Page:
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Jan 30
Elizabeth Rowe
Elizabeth Rowe, principal flutist of the Boston Symphony Orchestra, confesses that, "When I listen to any recording of Daphnis and Chloe, I get nervous before the flute solo. It doesn't matter who's playing." We'll hear Rowe getting nervous, and performing beautifully, along with the rest of her colleagues in the Boston Symphony. They'll perform excerpts from Ravel's ballet, "Daphnis and Chloe," including that big, nerve-wracking flute solo. Also, a look at several Grammy-nominated recordings and a new Piano Puzzler.
Jan 29
Philip Glass
Today we'll feature part two of music and conversation with composer Philip Glass, from a live event in New York. Host Fred Child asks Glass to describe what the experience of composing is about. Glass responds with one word, "fear," and talks about the audacity of composing, given the rich history of music that's come before him. The Glass Chamber Players and Trio Solisti perform music by Glass and Ravel.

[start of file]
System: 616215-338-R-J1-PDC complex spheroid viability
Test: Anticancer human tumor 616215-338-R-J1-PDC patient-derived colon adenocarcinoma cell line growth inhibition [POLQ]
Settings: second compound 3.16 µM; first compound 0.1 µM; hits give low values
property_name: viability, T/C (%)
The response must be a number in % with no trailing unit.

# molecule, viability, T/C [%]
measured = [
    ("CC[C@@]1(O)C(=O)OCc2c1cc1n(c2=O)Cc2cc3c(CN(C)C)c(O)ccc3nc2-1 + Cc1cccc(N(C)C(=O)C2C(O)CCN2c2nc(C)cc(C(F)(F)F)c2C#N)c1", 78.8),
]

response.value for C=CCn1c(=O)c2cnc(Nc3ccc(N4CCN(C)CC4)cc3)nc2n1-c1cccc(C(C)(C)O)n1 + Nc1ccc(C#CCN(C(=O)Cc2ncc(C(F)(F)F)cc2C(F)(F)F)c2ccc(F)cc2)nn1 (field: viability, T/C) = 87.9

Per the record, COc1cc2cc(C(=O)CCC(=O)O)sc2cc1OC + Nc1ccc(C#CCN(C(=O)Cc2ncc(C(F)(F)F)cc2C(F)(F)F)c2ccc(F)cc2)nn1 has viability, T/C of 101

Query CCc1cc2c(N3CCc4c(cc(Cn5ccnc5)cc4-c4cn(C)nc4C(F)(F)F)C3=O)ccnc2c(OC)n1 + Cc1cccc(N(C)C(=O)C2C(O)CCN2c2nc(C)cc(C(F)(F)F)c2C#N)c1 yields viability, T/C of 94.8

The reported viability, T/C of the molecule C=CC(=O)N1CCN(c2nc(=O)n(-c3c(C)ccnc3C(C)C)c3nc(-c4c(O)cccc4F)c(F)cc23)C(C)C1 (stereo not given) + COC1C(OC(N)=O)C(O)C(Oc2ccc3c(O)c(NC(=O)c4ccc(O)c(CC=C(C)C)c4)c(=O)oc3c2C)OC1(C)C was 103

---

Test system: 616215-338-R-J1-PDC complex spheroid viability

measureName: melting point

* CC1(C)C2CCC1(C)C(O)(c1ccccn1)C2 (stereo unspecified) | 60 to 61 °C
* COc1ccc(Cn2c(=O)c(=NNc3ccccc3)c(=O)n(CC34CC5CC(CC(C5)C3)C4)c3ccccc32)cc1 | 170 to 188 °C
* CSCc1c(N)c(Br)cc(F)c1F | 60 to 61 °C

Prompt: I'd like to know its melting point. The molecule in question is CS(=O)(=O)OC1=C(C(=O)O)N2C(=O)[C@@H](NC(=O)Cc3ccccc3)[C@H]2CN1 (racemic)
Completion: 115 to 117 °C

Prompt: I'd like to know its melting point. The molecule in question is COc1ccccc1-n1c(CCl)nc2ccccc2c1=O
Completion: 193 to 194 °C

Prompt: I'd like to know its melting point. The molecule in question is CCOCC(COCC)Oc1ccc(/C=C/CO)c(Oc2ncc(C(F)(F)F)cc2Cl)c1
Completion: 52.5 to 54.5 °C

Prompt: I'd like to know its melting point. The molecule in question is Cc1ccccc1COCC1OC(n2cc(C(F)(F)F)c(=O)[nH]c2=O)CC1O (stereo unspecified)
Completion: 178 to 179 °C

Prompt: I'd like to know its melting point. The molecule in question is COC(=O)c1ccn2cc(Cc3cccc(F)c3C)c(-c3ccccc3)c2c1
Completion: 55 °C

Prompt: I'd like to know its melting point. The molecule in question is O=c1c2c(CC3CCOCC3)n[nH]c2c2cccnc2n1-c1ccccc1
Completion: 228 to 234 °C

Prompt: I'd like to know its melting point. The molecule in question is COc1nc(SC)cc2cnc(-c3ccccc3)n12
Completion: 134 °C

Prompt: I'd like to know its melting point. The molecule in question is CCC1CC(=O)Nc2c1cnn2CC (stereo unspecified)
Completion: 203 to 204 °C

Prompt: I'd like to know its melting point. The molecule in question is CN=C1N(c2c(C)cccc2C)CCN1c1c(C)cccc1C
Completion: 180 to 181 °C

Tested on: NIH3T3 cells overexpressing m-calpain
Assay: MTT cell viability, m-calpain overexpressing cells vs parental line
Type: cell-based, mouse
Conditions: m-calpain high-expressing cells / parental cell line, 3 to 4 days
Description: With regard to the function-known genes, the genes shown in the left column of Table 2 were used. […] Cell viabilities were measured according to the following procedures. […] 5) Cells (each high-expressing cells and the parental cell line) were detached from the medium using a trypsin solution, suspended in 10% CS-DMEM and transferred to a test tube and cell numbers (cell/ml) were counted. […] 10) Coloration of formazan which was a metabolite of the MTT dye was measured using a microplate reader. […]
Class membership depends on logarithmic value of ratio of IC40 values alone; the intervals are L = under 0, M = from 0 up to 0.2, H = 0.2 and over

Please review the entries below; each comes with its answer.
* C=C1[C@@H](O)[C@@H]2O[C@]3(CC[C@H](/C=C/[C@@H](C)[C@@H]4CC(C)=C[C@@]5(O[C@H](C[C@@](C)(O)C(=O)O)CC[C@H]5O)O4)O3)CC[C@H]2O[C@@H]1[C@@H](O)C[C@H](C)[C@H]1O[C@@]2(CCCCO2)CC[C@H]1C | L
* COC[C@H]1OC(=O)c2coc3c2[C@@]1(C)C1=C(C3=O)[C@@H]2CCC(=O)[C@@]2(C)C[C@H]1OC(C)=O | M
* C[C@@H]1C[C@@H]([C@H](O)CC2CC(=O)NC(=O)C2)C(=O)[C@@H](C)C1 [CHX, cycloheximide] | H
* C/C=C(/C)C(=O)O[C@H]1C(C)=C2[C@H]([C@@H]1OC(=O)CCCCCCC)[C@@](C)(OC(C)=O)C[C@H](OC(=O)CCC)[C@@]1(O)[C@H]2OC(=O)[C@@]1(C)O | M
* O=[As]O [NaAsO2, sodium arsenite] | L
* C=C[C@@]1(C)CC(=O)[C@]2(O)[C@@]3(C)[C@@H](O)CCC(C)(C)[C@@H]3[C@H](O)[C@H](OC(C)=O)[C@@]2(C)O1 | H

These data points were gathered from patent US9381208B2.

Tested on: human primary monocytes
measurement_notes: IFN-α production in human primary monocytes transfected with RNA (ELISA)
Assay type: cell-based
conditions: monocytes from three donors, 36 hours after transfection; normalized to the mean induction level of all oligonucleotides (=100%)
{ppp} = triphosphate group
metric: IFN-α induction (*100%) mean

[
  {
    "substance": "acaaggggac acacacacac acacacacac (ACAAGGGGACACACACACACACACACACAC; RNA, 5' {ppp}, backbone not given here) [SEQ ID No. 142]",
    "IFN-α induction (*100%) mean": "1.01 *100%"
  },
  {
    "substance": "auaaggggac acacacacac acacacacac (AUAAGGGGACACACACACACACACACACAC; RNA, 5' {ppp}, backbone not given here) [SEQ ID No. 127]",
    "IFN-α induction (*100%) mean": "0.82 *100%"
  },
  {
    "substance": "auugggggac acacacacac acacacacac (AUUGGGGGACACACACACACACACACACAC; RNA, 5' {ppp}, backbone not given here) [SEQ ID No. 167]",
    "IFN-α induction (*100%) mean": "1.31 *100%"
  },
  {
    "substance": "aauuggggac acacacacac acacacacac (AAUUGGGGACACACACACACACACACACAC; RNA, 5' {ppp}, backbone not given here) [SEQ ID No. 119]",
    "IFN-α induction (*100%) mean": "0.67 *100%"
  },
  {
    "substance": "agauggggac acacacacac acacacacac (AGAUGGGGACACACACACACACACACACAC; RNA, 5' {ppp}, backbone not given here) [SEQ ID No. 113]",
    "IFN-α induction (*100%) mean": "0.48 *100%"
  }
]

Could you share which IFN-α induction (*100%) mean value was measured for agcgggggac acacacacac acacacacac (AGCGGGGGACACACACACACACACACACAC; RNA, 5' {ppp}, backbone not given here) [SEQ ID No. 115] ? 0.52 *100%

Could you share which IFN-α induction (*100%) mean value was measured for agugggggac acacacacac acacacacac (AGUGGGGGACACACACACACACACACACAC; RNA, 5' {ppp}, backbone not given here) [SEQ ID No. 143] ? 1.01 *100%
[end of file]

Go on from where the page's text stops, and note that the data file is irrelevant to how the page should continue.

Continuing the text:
Jan 28
glass
There's an urban legend about composer Philip Glass. The one about him driving a New York City cab just when his first opera was being staged at the Met. A passenger looked at his cabbie's license, and declared that he had the same name as a famous opera composer. Turns out, it's true. Glass says he didn't have the heart to tell her that famous composer was driving her home. Today and tomorrow, tune in for music and conversation with Glass from New York's Caspary Auditorium, hosted by Fred Child.
Jan 27
Elizabeth Rowe